Celebrating May 3rd
The Graduate Parlour held a BA dinner followed by a display of Polish folk-dancing to honour the Polish-Lithuanian National Holiday.
So far this year, the Graduate Parlour has hosted events for Thanksgiving, Bonfire Night, French Epiphany, Burns Night (complete with ceilidh), and St Patrick’s Day. International Officer Florent Dyé explains that the aim ‘of these events is to meet people and to
experience and share one another’s backgrounds in a specific context’. Which is why he invited ten members of a Polish folk-dancing group to join the GP for their weekly BA dinner to celebrate the Polish-Lithuanian national holiday that commemorates the May 3rd Constitution.
The May 3rd Polish-Lithuanian Constitution, signed in 1791, was the first constitution in Europe and recognised the agreements made between the Polish-Lithuanian Commonwealth. The constitution was in place for only 18 months as Poland was partitioned between Austria, Prussia and Russia but belief in it only grew. Seeing the constitution as a beacon of successful internal reform and as a symbol of a reunited Poland.
Following the First World War, May 3rd was once more reinstated as a national holiday, being celebrated again for the first time in hundreds of years in 1919. It was once more outlawed during the Nazi Occupation and not fully reinstated until the fall of Communism in 1990. In 2007, Lithuania also declared it a national holiday.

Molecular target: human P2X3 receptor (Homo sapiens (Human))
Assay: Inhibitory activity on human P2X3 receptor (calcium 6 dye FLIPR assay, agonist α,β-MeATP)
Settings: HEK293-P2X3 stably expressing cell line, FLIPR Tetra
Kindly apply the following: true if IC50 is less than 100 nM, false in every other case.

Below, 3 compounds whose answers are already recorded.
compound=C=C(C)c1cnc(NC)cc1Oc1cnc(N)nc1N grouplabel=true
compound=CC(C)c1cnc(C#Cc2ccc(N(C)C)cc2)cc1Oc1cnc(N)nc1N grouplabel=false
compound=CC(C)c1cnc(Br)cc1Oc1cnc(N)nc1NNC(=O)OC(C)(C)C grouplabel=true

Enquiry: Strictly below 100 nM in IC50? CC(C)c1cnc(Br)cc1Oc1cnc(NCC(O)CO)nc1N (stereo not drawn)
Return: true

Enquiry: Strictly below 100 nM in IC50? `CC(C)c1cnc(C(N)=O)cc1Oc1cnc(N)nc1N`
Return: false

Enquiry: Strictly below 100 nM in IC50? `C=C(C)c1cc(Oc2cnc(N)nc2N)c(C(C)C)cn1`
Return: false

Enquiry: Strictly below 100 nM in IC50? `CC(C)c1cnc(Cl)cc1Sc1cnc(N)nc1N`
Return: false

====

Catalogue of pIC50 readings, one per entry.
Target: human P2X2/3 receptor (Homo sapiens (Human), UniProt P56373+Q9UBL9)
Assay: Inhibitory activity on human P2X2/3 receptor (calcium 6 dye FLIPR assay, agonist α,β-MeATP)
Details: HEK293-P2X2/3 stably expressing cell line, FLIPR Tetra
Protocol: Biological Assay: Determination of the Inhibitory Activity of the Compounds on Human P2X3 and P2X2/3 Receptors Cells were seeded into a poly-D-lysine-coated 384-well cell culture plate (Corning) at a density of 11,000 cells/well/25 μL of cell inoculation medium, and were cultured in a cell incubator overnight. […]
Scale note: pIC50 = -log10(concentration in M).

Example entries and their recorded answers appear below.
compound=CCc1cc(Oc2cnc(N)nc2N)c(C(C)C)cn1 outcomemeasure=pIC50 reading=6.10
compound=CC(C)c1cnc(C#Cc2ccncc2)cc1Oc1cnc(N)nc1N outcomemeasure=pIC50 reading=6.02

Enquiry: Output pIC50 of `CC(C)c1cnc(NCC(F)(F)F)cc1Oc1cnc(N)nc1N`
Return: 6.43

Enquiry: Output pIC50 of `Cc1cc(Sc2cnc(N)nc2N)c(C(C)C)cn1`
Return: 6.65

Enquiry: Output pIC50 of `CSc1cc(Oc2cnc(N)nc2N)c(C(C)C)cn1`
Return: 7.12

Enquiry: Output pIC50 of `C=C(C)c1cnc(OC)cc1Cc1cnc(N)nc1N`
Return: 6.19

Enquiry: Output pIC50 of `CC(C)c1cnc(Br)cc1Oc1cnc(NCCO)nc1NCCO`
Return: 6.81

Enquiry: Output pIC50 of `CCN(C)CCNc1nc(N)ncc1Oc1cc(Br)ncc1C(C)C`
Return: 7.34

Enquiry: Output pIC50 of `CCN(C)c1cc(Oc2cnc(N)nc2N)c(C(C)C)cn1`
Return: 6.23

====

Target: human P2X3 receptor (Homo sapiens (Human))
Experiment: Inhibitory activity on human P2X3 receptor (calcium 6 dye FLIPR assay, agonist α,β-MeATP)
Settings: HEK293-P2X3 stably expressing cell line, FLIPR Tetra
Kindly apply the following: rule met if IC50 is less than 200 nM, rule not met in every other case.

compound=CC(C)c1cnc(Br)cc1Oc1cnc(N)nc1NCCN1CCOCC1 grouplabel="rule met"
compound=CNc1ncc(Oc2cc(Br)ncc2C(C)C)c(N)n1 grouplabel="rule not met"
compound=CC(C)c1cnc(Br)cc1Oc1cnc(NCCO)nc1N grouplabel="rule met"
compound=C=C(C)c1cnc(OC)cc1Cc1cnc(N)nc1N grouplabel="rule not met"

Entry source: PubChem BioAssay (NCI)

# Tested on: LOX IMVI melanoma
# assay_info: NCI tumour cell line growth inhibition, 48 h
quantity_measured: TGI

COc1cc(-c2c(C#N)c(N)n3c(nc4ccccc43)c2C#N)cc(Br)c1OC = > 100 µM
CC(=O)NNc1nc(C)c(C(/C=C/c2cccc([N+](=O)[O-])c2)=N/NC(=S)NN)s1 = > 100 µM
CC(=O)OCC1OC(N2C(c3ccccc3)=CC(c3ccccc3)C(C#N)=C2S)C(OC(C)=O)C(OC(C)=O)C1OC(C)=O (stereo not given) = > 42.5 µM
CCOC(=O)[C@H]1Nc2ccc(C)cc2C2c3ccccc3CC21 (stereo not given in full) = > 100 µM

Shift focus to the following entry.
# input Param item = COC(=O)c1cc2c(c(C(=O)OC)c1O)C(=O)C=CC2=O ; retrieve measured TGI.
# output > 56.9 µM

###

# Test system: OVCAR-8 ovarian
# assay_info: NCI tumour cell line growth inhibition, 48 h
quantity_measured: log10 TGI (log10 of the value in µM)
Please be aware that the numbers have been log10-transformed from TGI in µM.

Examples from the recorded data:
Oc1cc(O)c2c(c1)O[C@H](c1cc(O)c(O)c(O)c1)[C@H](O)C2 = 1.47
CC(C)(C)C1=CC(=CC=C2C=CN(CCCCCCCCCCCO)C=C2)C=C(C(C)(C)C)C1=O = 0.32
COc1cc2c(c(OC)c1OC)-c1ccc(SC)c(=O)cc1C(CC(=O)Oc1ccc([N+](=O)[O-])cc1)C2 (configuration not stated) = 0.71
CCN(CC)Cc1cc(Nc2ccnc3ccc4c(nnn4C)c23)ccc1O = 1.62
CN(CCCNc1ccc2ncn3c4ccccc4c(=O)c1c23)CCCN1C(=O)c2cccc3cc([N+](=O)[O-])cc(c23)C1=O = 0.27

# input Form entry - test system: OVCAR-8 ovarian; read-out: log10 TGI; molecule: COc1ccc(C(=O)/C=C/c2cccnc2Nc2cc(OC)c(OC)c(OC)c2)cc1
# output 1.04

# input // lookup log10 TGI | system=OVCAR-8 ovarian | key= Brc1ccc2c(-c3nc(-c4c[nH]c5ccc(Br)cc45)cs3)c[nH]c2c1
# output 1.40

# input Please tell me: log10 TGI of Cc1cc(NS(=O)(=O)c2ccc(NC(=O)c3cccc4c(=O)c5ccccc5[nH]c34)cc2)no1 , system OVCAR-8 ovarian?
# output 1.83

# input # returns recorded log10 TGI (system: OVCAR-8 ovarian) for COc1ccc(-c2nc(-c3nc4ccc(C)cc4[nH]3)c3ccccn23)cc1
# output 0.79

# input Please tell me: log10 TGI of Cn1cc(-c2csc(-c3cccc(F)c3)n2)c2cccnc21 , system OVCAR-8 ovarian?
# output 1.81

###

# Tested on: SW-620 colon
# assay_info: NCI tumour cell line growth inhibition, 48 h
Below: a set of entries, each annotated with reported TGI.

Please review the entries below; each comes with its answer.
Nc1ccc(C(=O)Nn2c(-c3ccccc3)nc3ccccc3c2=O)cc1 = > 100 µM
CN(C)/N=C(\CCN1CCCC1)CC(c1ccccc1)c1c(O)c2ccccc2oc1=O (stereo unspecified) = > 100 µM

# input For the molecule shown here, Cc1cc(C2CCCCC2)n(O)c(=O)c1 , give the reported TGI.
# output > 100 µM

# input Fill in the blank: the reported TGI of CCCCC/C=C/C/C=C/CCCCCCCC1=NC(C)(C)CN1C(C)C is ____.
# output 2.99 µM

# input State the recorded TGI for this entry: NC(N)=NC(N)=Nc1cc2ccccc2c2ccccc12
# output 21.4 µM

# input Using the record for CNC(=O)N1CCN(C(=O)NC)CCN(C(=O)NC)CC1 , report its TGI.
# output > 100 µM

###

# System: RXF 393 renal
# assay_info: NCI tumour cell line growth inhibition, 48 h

In recent years, the May 3rd Constitution has been celebrated not just by Poland and Lithuania but by Polish immigrants in other countries, in Chicago for instance they have an annual parade to mark the day. The GP had to make do without a parade this year, however, they were treated instead to traditional Polish food served during the BA dinner followed by a display of traditional Polish folk dancing which they were encouraged to participate in.
The next item on the GP’s international events calendar is taking place this Saturday and will be an International Potluck followed by Eurovision.